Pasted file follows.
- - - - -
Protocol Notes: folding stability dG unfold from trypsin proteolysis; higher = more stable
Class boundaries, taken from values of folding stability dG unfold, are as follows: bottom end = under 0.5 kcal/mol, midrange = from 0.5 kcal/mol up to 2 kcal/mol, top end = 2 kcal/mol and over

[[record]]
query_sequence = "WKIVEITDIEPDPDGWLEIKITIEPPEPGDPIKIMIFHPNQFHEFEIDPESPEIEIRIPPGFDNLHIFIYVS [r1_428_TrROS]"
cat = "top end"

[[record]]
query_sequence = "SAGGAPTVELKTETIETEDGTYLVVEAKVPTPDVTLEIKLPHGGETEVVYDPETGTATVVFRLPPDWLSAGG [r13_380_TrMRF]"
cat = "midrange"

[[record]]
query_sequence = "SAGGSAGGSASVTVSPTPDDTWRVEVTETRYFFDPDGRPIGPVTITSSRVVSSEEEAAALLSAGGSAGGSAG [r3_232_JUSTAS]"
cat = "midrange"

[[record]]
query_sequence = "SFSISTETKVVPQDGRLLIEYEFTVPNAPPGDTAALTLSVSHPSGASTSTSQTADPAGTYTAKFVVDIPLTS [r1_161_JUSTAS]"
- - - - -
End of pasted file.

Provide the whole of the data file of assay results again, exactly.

Protocol Notes: folding stability dG unfold from trypsin proteolysis; higher = more stable
Class boundaries, taken from values of folding stability dG unfold, are as follows: bottom end = under 0.5 kcal/mol, midrange = from 0.5 kcal/mol up to 2 kcal/mol, top end = 2 kcal/mol and over

[[record]]
query_sequence = "WKIVEITDIEPDPDGWLEIKITIEPPEPGDPIKIMIFHPNQFHEFEIDPESPEIEIRIPPGFDNLHIFIYVS [r1_428_TrROS]"
cat = "top end"

[[record]]
query_sequence = "SAGGAPTVELKTETIETEDGTYLVVEAKVPTPDVTLEIKLPHGGETEVVYDPETGTATVVFRLPPDWLSAGG [r13_380_TrMRF]"
cat = "midrange"

[[record]]
query_sequence = "SAGGSAGGSASVTVSPTPDDTWRVEVTETRYFFDPDGRPIGPVTITSSRVVSSEEEAAALLSAGGSAGGSAG [r3_232_JUSTAS]"
cat = "midrange"

[[record]]
query_sequence = "SFSISTETKVVPQDGRLLIEYEFTVPNAPPGDTAALTLSVSHPSGASTSTSQTADPAGTYTAKFVVDIPLTS [r1_161_JUSTAS]"